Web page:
So in that vein, below are my top barrier busting tips for meal planning and I really hope you find something in here to help you push through so you all enjoy meal time. Food tastes so much better when we aren’t stressed.
- Start on Sunday and make it a habit. Make it part of your self care for the week. Just close your eyes and picture how much easier things are going to be if you have even a few meals you can choose from.
- Start with your protein. I go to the freezers and look at what I have (so maybe not everyone has five freezers though, but look at what you have or what’s on sale and start there) I will pick out steak, Ground pork, haddock, and some chicken thighs. I take everything out of the freezers Sunday night and put it in the fridge to thaw for the week. Then I make my meal plan from there. This is important. You will at least have food ready to cook in the fridge.
- Get rid of the misconception that it has to look a certain way. If your family is really active, pick a roast chicken to make Sunday for supper eat the leftover for two days in quesadillas and soup, steak to cook quickly cut into cubes with onion and steak seasoning and served with home fries and frozen peas. Leftovers go into a steak burrito with rice and peppers. Chicken thighs get braised and go in the slow cooker one day with honey garlic sauce. Served with rice or pasta. Haddock is quickly breaded and pan fried, served sweet potato. One day is leftovers, one day it’s taco meat and everyone grabs one when they can. One week done.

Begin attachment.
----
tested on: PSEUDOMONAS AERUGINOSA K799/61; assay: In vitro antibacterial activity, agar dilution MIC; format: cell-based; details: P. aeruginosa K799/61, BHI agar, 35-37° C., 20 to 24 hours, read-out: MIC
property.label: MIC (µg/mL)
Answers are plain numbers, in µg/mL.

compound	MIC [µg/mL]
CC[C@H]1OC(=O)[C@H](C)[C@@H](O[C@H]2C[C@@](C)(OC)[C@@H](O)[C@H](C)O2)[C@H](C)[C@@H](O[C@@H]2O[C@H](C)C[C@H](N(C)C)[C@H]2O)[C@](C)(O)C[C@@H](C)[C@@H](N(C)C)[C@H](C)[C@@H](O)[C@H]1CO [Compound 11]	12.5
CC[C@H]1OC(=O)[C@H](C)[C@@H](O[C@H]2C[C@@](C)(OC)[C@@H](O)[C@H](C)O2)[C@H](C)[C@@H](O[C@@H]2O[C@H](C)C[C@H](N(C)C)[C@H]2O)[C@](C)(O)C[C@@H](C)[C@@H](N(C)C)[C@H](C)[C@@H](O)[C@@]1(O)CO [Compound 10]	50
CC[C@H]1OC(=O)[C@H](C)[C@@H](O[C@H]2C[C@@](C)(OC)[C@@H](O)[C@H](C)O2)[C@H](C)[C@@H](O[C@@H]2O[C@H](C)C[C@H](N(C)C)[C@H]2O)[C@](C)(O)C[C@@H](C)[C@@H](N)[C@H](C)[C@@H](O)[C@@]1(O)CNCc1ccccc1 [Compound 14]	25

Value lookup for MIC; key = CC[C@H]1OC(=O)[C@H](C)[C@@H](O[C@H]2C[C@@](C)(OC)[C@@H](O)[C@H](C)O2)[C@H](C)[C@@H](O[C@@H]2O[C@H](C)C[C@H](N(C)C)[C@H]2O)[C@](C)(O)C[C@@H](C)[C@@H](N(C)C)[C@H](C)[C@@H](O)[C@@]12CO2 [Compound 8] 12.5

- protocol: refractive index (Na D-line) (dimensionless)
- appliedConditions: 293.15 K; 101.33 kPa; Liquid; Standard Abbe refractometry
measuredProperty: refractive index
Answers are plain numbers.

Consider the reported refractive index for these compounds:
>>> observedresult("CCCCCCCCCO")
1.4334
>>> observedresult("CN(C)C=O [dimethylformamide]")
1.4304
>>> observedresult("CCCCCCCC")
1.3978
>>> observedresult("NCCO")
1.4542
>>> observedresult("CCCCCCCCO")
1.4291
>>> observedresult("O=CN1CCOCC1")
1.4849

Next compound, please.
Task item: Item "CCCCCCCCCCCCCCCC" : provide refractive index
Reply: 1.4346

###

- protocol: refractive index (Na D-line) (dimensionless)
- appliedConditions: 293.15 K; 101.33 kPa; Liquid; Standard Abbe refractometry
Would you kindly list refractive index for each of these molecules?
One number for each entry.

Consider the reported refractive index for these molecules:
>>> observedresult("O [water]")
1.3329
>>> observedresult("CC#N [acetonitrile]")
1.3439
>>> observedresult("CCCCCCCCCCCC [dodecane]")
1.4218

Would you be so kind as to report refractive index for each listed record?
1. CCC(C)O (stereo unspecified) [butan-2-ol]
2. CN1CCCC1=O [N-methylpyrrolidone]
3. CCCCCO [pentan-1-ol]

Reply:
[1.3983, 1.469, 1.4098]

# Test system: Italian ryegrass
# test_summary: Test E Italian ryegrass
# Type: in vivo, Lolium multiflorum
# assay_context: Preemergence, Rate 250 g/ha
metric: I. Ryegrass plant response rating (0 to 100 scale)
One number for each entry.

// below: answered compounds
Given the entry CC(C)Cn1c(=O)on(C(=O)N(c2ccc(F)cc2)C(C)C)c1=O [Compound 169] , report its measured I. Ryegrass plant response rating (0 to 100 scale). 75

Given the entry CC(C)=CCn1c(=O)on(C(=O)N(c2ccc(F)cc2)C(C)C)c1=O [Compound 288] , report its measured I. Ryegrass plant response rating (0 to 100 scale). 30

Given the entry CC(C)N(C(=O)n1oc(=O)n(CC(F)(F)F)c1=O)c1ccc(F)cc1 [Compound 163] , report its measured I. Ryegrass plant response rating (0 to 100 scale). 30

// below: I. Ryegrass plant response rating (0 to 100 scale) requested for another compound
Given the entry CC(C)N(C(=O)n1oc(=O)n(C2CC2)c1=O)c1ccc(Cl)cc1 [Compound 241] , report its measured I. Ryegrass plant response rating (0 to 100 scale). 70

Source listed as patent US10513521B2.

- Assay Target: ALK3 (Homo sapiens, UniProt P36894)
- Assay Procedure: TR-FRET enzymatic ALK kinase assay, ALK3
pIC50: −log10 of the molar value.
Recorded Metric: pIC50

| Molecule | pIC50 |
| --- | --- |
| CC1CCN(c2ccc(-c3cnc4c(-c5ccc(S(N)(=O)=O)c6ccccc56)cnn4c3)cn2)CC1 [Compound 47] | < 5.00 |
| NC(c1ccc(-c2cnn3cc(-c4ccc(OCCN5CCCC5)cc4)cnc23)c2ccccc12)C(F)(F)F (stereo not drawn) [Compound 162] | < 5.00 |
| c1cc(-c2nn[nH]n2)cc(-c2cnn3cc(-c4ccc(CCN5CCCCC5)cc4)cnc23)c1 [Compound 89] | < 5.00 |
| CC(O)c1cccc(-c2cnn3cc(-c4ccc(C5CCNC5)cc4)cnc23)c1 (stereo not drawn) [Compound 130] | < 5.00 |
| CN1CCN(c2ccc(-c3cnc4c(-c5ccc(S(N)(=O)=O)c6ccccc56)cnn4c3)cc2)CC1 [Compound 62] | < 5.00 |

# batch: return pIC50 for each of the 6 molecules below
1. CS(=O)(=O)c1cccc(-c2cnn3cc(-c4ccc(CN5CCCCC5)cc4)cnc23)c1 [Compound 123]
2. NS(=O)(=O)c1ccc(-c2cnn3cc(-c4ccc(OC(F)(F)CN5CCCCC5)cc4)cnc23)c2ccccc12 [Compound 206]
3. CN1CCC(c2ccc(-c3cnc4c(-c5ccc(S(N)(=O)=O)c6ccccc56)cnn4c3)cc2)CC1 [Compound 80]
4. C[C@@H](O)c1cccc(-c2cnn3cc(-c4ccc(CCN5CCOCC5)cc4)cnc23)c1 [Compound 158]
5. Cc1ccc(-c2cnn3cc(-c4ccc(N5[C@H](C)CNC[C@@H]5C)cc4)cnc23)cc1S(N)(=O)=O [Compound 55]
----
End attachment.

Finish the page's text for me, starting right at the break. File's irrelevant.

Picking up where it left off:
- It’s still good if you can cook a home cooked meal, regardless of what it is and what time everyone eats. It’s better if you have a home cooked meal from scratch and everyone is home. It’s best if everyone eats a home cooked meal together at the same time. You decide how often that’s possible for your family, and that’s your bar to hit every week. Not what season everyone else is in. It’s what season your family is in.
- KISS-Keep it Simple, Sweetie.Why are you trying to make 3 things you’ve never made before when you are just starting a habit of meal planning regularly?? There is nothing wrong with a protein source, a vegetable and salad/ pasta /rice/potato for supper. Or a soup and sandwich. Or a simple casserole. It is not a sign of failure. Build these simple meals into your plan until you have established a regular meal plan and found out what works for your family 80% of the time.